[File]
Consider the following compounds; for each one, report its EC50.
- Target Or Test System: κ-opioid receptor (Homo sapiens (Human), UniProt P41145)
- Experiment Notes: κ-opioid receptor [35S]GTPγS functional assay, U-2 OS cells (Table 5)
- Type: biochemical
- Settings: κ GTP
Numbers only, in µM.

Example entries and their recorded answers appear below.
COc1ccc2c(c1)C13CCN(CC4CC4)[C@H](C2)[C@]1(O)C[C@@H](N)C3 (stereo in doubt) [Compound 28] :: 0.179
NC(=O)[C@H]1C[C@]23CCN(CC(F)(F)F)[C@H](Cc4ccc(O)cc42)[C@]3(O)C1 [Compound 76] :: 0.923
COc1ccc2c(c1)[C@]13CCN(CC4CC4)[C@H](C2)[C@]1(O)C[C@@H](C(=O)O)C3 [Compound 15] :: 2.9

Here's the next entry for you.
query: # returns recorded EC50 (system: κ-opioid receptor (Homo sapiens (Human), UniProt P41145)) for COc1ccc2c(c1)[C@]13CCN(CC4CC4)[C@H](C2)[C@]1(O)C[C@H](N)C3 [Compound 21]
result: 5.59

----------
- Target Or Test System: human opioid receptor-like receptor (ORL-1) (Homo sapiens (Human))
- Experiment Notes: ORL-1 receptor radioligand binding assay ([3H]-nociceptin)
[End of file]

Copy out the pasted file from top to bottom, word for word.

Consider the following compounds; for each one, report its EC50.
- Target Or Test System: κ-opioid receptor (Homo sapiens (Human), UniProt P41145)
- Experiment Notes: κ-opioid receptor [35S]GTPγS functional assay, U-2 OS cells (Table 5)
- Type: biochemical
- Settings: κ GTP
Numbers only, in µM.

Example entries and their recorded answers appear below.
COc1ccc2c(c1)C13CCN(CC4CC4)[C@H](C2)[C@]1(O)C[C@@H](N)C3 (stereo in doubt) [Compound 28] :: 0.179
NC(=O)[C@H]1C[C@]23CCN(CC(F)(F)F)[C@H](Cc4ccc(O)cc42)[C@]3(O)C1 [Compound 76] :: 0.923
COc1ccc2c(c1)[C@]13CCN(CC4CC4)[C@H](C2)[C@]1(O)C[C@@H](C(=O)O)C3 [Compound 15] :: 2.9

Here's the next entry for you.
query: # returns recorded EC50 (system: κ-opioid receptor (Homo sapiens (Human), UniProt P41145)) for COc1ccc2c(c1)[C@]13CCN(CC4CC4)[C@H](C2)[C@]1(O)C[C@H](N)C3 [Compound 21]
result: 5.59

----------
- Target Or Test System: human opioid receptor-like receptor (ORL-1) (Homo sapiens (Human))
- Experiment Notes: ORL-1 receptor radioligand binding assay ([3H]-nociceptin)